Bruney brothers loved playing for Dad

MARTINS FERRY – Often times a head football coach also serves as a role model to his players.

For brothers Zac and Trevor Bruney such a notion really hit home…literally.

The two former Martins Ferry grid stars played for a coaching legend – their dad, Dave. For some, such an arrangement may prove uncomfortable. Such was not the case for the pair of all-Ohio gridders.

Each relished the chance to play for dad.

Zac starred at quarterback for the Purple Riders. He was the senior captain in 1999 leading his team to a 9-2 finish, losing to Doylestown Chippewa in the playoffs.

Zac went on to author a sparkling career at Mount Union, where he quarterbacked the Purple Raiders to a 27-1 record as a starter and was a finalist for the Gagliardi Award as the Most Outstanding Player in Division III. He was a member of two national championship teams.

Trevor, meanwhile, was a dynamic running back. He captained his 2003 Purple team to a 9-3 finish, losing to Coshocton in round two of the OHSAA playoffs.

“It was probably the best experience in my playing career (playing for my dad). I feel very fortunate and got to enjoy a lot of success in high school, college and in Arena ball. Playing for my dad, tops it all,” Zac said. “I think I appreciate the experience much more now that I am older… and now that I am a father myself. At Ferry we were held to an incredibly high standard in how we conducted ourselves (off the field and on), how we worked in the weight room and in the off-season, how we practiced and how we played. The overall experience of Rider football and the standard of excellence was laid down by many, many coaches and players before I got my chance in the late 90s. But, I think overall, he (my dad) was the standard bearer for all that throughout his entire career.

“I think the best part was that you got to experience your high school career with one of the two people that loved you the most (he and my mom). Football is so engrained in the community, so engrained in the area and means a lot to so many people. You always wanted to wear the Purple and White and strap up Friday nights under the lights growing up. As you grew up, it felt like that day would never come, and then when it did, the time went by so fast,” he added. “But, there wasn’t any type of scenario that was a “gimme.” Trevor and I had to work for everything we got. Just like everyone else in the program. Actually, the standard was higher. That’s probably the way my brother felt, probably the way my cousin Craig felt in playing for his dad, my Uncle Bill, because he was one of the state’s best defensive coordinators, bar none. I think and probably unwarranted — you put extra pressure on yourself to be successful, not to make mistakes, be as good as you possibly can be – not because you wanted the success for yourself — but you never wanted to let him and the staff as a whole down, as well as your teammates.”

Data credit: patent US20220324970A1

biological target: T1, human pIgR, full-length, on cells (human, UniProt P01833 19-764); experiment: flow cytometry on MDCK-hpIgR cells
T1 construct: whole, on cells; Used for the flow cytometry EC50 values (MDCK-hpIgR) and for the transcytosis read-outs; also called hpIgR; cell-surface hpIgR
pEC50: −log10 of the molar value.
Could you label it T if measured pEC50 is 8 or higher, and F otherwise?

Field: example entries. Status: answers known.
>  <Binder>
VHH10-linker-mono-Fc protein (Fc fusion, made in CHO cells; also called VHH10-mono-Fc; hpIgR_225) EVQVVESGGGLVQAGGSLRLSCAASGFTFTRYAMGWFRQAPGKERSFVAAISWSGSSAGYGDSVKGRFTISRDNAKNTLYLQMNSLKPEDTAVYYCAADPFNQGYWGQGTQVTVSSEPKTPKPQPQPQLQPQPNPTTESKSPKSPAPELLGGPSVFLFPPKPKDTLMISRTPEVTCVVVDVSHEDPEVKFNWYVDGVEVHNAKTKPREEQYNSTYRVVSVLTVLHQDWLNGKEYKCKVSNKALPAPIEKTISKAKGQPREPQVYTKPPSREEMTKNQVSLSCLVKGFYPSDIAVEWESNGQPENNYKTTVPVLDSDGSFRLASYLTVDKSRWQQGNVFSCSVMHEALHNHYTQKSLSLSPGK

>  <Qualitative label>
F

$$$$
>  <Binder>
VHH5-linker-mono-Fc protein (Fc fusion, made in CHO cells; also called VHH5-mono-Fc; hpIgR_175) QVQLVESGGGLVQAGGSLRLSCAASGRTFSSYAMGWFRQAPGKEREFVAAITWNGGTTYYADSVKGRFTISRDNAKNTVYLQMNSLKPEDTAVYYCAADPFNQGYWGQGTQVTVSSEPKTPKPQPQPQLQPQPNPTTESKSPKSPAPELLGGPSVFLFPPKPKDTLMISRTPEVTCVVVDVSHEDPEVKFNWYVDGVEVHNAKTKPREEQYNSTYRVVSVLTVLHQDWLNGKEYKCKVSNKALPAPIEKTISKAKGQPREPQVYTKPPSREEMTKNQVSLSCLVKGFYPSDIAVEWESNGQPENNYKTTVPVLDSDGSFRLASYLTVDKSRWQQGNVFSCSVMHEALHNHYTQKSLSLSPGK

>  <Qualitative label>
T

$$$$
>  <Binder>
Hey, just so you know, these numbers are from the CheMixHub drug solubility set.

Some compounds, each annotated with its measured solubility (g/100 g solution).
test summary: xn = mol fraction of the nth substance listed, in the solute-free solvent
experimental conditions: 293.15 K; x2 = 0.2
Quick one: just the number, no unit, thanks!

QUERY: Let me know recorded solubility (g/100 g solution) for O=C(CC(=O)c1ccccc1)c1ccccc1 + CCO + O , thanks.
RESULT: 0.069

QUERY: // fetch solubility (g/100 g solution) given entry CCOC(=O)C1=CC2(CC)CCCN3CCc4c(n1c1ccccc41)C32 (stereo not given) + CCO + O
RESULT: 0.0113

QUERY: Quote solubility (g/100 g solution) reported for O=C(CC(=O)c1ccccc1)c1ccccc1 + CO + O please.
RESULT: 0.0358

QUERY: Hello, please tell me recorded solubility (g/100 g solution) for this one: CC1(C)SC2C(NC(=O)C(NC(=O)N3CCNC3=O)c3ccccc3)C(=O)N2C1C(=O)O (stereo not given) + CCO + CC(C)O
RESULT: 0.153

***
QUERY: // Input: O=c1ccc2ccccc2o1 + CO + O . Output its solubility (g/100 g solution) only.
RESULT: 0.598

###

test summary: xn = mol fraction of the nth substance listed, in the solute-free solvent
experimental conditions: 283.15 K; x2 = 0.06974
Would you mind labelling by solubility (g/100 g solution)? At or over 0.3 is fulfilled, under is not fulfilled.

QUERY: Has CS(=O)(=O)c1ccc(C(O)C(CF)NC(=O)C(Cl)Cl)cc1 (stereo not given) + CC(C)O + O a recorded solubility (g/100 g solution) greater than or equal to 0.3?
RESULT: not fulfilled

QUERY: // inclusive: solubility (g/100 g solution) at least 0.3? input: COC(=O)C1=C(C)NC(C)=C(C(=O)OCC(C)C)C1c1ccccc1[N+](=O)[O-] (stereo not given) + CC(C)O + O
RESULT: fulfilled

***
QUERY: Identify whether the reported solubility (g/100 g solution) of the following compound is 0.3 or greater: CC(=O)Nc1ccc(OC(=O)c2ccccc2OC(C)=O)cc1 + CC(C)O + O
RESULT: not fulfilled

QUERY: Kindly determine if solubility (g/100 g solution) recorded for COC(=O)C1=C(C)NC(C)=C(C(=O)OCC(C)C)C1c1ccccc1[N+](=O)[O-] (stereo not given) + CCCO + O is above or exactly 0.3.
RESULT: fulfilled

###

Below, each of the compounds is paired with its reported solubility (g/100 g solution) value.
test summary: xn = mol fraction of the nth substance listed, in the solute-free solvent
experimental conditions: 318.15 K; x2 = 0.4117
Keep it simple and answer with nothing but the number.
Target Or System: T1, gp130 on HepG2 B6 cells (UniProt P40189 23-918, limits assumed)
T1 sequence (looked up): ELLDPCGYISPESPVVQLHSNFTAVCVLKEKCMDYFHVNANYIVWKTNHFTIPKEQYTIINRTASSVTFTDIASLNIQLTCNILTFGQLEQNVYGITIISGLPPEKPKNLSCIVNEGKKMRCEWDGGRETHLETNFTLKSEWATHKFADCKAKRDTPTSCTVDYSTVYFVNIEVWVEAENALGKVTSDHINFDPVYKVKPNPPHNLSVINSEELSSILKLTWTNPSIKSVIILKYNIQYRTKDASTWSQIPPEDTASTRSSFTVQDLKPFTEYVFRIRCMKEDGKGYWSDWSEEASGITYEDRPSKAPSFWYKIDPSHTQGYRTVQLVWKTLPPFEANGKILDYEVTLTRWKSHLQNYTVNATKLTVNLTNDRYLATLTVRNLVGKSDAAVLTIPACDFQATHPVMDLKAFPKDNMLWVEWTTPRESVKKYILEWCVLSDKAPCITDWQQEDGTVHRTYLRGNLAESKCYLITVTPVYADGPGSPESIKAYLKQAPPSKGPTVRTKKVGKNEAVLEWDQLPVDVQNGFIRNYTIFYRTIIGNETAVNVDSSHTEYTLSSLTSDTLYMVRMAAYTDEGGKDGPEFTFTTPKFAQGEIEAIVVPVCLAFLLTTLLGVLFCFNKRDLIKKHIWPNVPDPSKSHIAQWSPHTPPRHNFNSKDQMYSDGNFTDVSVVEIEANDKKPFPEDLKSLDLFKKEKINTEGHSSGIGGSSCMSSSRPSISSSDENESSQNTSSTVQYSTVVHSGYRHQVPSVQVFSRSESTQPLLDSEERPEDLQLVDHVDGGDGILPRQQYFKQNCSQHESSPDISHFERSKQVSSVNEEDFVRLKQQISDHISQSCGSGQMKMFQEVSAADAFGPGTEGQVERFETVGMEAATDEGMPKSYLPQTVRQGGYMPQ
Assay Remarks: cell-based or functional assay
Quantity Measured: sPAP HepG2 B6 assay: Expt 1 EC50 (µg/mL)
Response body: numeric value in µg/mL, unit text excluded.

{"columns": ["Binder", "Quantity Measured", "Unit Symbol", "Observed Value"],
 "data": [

Trevor, meanwhile, also dearly embraces the opportunity he experienced playing for his father.

“It’s always easy to say ‘yes, I did’ and move on when friends, other coaches, people in passing, etc. ask this (about if he enjoyed playing for his dad), but when you go into a little more depth, a simple ‘yes’ doesn’t do justice to how grateful and appreciative I am that I got to play for my dad. It goes so much deeper than just having the opportunity to play for him. A lot of people don’t realize that from the time I could walk, I spent every day I could at the field with him, my brother, the players, coaches, etc.,” Trevor said. “I literally grew up at the football field. Going to the field four times a day to help him move and run the sprinklers on the old grass before turf was even a thought; Playing hide and seek (obviously trying our best to hide that from the coaches so the game lasted longer) under the old stands before the fieldhouse was built; sitting in those same old bleachers and having lunch during two-a-days where it was sometimes hotter than it was out on the field for practices; looking up into the bleachers at Floto Field during every single practice and seeing my grandfather there, and getting to run up and sit with him every single day…at the time, I never knew how much some of those small things would stick with me forever and be some of my greatest memories growing up.